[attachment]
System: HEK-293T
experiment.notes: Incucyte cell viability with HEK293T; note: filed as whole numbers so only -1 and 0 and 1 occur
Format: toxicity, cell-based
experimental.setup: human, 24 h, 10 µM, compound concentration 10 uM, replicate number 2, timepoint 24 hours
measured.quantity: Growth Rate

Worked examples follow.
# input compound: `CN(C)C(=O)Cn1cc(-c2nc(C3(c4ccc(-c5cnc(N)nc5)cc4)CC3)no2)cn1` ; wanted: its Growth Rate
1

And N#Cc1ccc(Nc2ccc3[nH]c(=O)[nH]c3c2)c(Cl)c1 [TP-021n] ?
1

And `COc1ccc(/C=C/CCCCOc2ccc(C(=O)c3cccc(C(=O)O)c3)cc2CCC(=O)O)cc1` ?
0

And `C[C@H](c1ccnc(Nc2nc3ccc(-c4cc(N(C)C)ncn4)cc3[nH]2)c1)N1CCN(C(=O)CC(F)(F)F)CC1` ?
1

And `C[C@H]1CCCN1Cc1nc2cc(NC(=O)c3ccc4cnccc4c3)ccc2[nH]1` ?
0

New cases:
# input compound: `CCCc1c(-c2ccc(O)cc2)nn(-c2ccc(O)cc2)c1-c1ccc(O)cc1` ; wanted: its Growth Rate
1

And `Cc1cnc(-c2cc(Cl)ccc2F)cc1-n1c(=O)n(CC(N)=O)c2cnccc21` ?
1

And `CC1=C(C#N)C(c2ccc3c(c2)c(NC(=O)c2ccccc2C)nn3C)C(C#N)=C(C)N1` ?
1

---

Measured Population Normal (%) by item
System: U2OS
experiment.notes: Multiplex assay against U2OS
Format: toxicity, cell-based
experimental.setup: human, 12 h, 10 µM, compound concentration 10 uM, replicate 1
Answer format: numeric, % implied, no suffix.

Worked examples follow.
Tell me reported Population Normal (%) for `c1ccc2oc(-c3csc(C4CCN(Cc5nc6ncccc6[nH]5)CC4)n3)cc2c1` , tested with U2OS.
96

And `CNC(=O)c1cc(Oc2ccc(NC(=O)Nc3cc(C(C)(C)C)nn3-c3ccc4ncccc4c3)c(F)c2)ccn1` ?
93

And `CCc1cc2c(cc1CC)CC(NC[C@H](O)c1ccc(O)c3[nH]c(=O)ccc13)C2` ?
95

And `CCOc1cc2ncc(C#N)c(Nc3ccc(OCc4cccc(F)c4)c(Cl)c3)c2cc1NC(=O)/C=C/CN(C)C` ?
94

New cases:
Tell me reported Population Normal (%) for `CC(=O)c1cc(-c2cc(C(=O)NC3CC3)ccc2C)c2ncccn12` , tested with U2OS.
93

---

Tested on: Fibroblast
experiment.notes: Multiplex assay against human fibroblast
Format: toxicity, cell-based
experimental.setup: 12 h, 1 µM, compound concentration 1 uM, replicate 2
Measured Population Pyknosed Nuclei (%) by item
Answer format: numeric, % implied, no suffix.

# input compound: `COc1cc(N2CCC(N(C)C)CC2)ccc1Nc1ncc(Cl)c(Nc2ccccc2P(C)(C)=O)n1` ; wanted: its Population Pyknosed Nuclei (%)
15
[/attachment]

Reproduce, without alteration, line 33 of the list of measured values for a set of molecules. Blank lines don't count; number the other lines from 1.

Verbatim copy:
96